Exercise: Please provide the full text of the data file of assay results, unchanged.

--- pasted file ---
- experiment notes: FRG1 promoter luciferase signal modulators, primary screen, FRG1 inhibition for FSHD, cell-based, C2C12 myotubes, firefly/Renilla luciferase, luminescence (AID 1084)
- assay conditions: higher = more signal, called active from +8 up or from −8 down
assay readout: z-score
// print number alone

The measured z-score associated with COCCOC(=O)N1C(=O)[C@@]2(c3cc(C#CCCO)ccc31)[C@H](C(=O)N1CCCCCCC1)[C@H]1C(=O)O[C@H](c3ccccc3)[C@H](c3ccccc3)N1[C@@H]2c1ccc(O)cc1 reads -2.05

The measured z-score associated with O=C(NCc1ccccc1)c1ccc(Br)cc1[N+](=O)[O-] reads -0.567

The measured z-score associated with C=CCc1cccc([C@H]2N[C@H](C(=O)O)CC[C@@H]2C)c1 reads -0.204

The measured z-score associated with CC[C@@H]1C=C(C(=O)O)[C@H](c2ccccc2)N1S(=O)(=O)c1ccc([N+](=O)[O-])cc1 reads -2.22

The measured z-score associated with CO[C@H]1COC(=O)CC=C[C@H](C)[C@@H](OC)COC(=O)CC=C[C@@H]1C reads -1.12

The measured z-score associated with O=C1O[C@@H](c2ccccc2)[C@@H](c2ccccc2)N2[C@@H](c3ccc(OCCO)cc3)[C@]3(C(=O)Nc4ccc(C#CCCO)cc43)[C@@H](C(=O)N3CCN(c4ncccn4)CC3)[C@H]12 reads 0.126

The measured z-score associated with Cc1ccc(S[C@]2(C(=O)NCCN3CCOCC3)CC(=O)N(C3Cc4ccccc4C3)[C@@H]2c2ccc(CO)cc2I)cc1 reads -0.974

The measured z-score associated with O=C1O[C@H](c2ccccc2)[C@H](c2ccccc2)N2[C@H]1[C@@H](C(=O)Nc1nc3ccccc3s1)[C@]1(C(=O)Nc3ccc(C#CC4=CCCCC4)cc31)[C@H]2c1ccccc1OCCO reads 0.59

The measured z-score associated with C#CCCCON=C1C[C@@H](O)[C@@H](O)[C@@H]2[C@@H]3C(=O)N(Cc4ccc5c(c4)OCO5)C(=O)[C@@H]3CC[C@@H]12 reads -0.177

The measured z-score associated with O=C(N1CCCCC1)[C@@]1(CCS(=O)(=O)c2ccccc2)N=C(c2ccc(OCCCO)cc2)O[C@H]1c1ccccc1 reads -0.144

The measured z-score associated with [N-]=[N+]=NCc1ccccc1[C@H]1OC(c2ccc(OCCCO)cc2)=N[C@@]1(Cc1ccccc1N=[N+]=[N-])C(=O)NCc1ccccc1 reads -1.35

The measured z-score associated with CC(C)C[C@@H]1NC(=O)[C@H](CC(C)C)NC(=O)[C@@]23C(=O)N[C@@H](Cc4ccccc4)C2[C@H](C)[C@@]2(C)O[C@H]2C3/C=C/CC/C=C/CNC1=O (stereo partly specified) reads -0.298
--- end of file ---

- experiment notes: FRG1 promoter luciferase signal modulators, primary screen, FRG1 inhibition for FSHD, cell-based, C2C12 myotubes, firefly/Renilla luciferase, luminescence (AID 1084)
- assay conditions: higher = more signal, called active from +8 up or from −8 down
assay readout: z-score
// print number alone

The measured z-score associated with COCCOC(=O)N1C(=O)[C@@]2(c3cc(C#CCCO)ccc31)[C@H](C(=O)N1CCCCCCC1)[C@H]1C(=O)O[C@H](c3ccccc3)[C@H](c3ccccc3)N1[C@@H]2c1ccc(O)cc1 reads -2.05

The measured z-score associated with O=C(NCc1ccccc1)c1ccc(Br)cc1[N+](=O)[O-] reads -0.567

The measured z-score associated with C=CCc1cccc([C@H]2N[C@H](C(=O)O)CC[C@@H]2C)c1 reads -0.204

The measured z-score associated with CC[C@@H]1C=C(C(=O)O)[C@H](c2ccccc2)N1S(=O)(=O)c1ccc([N+](=O)[O-])cc1 reads -2.22

The measured z-score associated with CO[C@H]1COC(=O)CC=C[C@H](C)[C@@H](OC)COC(=O)CC=C[C@@H]1C reads -1.12

The measured z-score associated with O=C1O[C@@H](c2ccccc2)[C@@H](c2ccccc2)N2[C@@H](c3ccc(OCCO)cc3)[C@]3(C(=O)Nc4ccc(C#CCCO)cc43)[C@@H](C(=O)N3CCN(c4ncccn4)CC3)[C@H]12 reads 0.126

The measured z-score associated with Cc1ccc(S[C@]2(C(=O)NCCN3CCOCC3)CC(=O)N(C3Cc4ccccc4C3)[C@@H]2c2ccc(CO)cc2I)cc1 reads -0.974

The measured z-score associated with O=C1O[C@H](c2ccccc2)[C@H](c2ccccc2)N2[C@H]1[C@@H](C(=O)Nc1nc3ccccc3s1)[C@]1(C(=O)Nc3ccc(C#CC4=CCCCC4)cc31)[C@H]2c1ccccc1OCCO reads 0.59

The measured z-score associated with C#CCCCON=C1C[C@@H](O)[C@@H](O)[C@@H]2[C@@H]3C(=O)N(Cc4ccc5c(c4)OCO5)C(=O)[C@@H]3CC[C@@H]12 reads -0.177

The measured z-score associated with O=C(N1CCCCC1)[C@@]1(CCS(=O)(=O)c2ccccc2)N=C(c2ccc(OCCCO)cc2)O[C@H]1c1ccccc1 reads -0.144

The measured z-score associated with [N-]=[N+]=NCc1ccccc1[C@H]1OC(c2ccc(OCCCO)cc2)=N[C@@]1(Cc1ccccc1N=[N+]=[N-])C(=O)NCc1ccccc1 reads -1.35

The measured z-score associated with CC(C)C[C@@H]1NC(=O)[C@H](CC(C)C)NC(=O)[C@@]23C(=O)N[C@@H](Cc4ccccc4)C2[C@H](C)[C@@]2(C)O[C@H]2C3/C=C/CC/C=C/CNC1=O (stereo partly specified) reads -0.298